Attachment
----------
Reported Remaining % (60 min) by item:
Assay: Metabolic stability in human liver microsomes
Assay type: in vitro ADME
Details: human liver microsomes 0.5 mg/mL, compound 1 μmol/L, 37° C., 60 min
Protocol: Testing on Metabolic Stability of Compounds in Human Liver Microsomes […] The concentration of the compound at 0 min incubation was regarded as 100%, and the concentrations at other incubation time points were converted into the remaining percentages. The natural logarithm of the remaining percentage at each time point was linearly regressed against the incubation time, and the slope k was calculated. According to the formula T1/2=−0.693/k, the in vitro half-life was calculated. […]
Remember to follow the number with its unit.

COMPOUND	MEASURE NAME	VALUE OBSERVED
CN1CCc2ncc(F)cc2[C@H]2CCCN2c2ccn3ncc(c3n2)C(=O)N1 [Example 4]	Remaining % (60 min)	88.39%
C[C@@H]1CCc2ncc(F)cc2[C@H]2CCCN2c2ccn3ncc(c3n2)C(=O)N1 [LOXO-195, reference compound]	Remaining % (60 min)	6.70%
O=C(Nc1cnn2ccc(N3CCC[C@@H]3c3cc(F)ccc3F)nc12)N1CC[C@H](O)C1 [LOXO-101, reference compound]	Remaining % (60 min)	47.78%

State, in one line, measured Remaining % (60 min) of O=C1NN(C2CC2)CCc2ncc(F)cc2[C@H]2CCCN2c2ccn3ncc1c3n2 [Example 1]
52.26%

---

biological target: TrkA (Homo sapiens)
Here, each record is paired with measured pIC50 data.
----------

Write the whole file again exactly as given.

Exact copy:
Reported Remaining % (60 min) by item:
Assay: Metabolic stability in human liver microsomes
Assay type: in vitro ADME
Details: human liver microsomes 0.5 mg/mL, compound 1 μmol/L, 37° C., 60 min
Protocol: Testing on Metabolic Stability of Compounds in Human Liver Microsomes […] The concentration of the compound at 0 min incubation was regarded as 100%, and the concentrations at other incubation time points were converted into the remaining percentages. The natural logarithm of the remaining percentage at each time point was linearly regressed against the incubation time, and the slope k was calculated. According to the formula T1/2=−0.693/k, the in vitro half-life was calculated. […]
Remember to follow the number with its unit.

COMPOUND	MEASURE NAME	VALUE OBSERVED
CN1CCc2ncc(F)cc2[C@H]2CCCN2c2ccn3ncc(c3n2)C(=O)N1 [Example 4]	Remaining % (60 min)	88.39%
C[C@@H]1CCc2ncc(F)cc2[C@H]2CCCN2c2ccn3ncc(c3n2)C(=O)N1 [LOXO-195, reference compound]	Remaining % (60 min)	6.70%
O=C(Nc1cnn2ccc(N3CCC[C@@H]3c3cc(F)ccc3F)nc12)N1CC[C@H](O)C1 [LOXO-101, reference compound]	Remaining % (60 min)	47.78%

State, in one line, measured Remaining % (60 min) of O=C1NN(C2CC2)CCc2ncc(F)cc2[C@H]2CCCN2c2ccn3ncc1c3n2 [Example 1]
52.26%

---

biological target: TrkA (Homo sapiens)
Here, each record is paired with measured pIC50 data.